I need to look at gearing for some of these.
This illustrates the problem with late model drivetrains, they come available and then disappear so quickly!

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PostPosted: June 9, 2018, 12:01 am 
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And all the newer GM V6s use the Aisin transmission which is much smoother shifting. It's the same people that make the S2000 and Miata trans.

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PostPosted: June 9, 2018, 12:03 am 
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Miatav8,MstrASE,A&P,F wrote:
I won't speak for all M50D but the 4.0 ranger starters bolt to the bell, not the block. Most push rod fords that I have been exposed to bolt to the bell. The bolts running parallel to the starter motor housing is a give away, just like a 5.0 ford.

The distance between shafts is one of the best indicators of transmission torque capacity. The miata 6 speed is an Aisin AZ6 with a 70mm distance between shafts. I found where somone measured their M50D and found it has 85mm between shafts, but I can measure the one I have to verify that. It is no doubt heavier, larger, and less efficient as a result of that extra capacity but I prefer the deep overdrive gearing for a pushrod v8, though the spread of the aisin would be better for racing.
Well that settles that. Looks like I was mistaken on both accounts, with the exception of the Duratec Ranger version using a block mounted starter. :oops:

If you've got any info on what actually differentiate the HD from the standard M5OD-R1, aside from the ratios, you can complete the trifecta.

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PostPosted: June 9, 2018, 6:37 pm 
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I think the gears will likely be stronger since the teeth can be fewer and thicker due to the drop in ratio. The synchros are supposed to be more durable also.

For those that do not know, the HD has better ratios for first through third with a tighter spread. The ratios are close to the ford 5.0l T5 except for the .79 overdrive and the torque capacity is about the same as the WCT5.
R1: 3.72/2.20/1.50/1/0.79
R1HD: 3.40/2.05/1.31/1/0.79

http://www.f150hub.com/trans/m5od-r1.html

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PostPosted: June 10, 2018, 8:32 am 
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Driven5 wrote:
Miatav8,MstrASE,A&P,F wrote:
If you've got any info on what actually differentiate the HD from the standard M5OD-R1, aside from the ratios, you can complete the trifecta.

As I recall, the difference is an additional and seemingly totally unnecessary, additional bolt hole in the bell housing mating surface.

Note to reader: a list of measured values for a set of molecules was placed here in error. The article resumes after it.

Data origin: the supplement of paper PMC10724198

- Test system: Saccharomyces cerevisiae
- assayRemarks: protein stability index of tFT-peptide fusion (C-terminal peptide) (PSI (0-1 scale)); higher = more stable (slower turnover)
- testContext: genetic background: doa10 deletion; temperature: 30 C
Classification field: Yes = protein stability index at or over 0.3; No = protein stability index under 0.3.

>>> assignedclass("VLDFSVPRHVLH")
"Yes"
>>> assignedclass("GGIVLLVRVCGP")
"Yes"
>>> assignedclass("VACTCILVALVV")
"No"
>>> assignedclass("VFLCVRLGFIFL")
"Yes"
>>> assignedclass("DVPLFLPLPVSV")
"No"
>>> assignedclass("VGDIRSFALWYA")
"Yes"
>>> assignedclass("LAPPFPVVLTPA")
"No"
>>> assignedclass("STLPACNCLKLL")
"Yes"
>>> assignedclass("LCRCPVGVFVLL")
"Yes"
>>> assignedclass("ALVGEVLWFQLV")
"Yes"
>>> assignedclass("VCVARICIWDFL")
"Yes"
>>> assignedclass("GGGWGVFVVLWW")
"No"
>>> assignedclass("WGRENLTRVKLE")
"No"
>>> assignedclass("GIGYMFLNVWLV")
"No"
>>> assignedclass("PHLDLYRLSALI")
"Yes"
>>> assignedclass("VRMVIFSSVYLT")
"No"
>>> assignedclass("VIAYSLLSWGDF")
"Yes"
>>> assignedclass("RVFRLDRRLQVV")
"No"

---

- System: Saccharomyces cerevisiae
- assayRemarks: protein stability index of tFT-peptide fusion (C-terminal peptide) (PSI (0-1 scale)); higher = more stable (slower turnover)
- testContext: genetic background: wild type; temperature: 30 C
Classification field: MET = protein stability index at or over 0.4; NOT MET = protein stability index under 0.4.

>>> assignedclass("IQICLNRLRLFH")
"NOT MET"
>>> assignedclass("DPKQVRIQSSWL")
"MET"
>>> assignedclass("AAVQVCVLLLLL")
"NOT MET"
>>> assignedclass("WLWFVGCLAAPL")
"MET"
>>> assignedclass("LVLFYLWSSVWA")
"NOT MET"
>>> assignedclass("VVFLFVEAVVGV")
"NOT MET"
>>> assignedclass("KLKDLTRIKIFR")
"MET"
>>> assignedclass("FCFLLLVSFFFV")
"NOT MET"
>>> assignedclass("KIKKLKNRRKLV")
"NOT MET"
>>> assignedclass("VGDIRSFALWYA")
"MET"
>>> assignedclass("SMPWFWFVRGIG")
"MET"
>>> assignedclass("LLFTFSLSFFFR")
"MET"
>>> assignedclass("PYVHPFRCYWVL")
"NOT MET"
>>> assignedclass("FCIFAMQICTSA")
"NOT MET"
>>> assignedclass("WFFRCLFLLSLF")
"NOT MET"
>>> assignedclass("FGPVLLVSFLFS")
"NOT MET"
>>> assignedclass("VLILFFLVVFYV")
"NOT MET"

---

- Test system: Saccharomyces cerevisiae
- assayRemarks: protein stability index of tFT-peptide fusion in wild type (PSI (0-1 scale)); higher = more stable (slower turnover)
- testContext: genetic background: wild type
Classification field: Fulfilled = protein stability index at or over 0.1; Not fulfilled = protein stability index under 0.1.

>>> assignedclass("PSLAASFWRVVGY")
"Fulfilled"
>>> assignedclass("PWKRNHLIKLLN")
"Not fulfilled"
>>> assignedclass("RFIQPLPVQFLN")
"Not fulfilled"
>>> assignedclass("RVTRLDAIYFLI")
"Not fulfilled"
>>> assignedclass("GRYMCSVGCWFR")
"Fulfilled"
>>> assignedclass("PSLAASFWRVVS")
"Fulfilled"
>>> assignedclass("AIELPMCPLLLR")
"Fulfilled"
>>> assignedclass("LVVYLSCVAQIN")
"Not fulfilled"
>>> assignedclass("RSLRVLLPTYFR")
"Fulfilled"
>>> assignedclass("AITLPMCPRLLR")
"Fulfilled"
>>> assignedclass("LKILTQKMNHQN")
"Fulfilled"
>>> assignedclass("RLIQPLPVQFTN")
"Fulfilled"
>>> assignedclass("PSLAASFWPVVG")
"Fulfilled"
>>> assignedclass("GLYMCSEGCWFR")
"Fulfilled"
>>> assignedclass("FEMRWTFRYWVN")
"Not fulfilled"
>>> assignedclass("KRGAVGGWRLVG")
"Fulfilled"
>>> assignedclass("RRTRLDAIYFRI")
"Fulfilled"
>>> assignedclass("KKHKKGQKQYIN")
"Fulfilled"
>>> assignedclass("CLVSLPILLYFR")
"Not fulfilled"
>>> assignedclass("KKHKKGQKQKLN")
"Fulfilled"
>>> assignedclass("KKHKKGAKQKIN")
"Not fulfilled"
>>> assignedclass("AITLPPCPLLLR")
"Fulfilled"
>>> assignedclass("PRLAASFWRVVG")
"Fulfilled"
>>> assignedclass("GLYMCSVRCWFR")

It is my understanding that HD gears can be used in any M5R1 with no other changes. But a complete swap out is required. Definitely worth looking into if your looking for better ratios for your Duratec.

Bill


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PostPosted: June 12, 2018, 8:38 am 
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As for the original question. The first question is "how hard are you on transmissions"? Have you ever broken a trans, some people are very hard on transmissions some people are not. The Miata trans is OK, some turbo owners have problems, but more interesting to you is some of the Honda K Series swapped Miata cars are having problem, the torque on a K series is not high, but they rev like crazy. K-Miata have started offering BMW transmission swaps for owners that are having problems with the stock Miata trans. I think having such a light cars helps the trans, torque kills a trans. I run a K24A2 thru a Miata trans without any issues, but I am easy on transmissions. So you want to use a higher torque motor in a lighter car. If you have a history of being tough on transmissions I would say no it's now worth the risk.

Graham


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PostPosted: September 27, 2018, 7:42 am 
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Depends on how hard you thrash it. In racing we get about 12 months of work out of them and they start going bad. 12 months equals about 16 races of between 20 and 30 minutes each. If you catch it grinding soon enough it's a simple repair of a few synchro's. If you don't catch it soon they will grenade and sound like a rock crusher.
Street use is much easier on the tranny. Years ago I built a drivers ed track car from a Miata and added a turbo. I had around 250 hp at the rear wheels. I never had an issue with the tranny after 3 years of street and occasional track days.